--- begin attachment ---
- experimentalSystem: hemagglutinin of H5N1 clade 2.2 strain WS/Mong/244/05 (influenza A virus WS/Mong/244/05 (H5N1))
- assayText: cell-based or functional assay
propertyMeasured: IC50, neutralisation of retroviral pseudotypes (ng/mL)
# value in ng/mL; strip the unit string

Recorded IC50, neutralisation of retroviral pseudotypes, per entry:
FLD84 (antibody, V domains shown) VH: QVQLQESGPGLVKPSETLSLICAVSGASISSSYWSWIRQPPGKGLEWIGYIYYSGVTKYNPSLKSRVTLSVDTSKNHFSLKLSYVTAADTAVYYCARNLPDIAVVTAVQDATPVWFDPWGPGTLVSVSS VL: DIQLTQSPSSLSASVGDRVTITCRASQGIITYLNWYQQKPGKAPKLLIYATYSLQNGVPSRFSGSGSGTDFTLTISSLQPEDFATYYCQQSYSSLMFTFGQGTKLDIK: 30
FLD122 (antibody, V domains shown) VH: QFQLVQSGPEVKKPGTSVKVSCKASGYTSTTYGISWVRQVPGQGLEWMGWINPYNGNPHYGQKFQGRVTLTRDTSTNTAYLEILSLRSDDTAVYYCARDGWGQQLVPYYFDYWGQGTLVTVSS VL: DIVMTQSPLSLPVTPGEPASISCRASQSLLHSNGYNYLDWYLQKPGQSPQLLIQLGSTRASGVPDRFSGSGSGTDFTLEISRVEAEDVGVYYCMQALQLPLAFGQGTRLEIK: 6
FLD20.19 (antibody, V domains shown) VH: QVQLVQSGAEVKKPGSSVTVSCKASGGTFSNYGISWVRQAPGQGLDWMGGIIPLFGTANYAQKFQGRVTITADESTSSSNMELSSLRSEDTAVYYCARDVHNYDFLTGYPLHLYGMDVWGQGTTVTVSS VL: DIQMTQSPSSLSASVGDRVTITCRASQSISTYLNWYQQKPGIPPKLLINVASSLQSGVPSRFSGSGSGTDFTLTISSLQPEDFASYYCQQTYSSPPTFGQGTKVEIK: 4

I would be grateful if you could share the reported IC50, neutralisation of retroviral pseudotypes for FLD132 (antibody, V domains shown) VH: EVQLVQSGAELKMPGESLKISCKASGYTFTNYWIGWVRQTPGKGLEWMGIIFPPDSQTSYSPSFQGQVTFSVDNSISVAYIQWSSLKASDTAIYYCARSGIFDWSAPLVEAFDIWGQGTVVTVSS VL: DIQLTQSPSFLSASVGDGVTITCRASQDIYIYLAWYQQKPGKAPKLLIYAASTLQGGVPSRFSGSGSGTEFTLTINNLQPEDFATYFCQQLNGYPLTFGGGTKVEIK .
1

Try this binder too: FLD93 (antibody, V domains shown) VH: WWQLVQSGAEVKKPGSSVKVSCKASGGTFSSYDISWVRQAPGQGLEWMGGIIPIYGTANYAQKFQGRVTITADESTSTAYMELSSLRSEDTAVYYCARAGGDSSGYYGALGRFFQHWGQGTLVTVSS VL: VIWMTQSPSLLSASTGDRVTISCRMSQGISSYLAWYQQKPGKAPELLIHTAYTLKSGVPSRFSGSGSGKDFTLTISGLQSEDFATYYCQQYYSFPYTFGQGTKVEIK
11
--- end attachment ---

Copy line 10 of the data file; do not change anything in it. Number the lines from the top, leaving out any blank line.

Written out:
1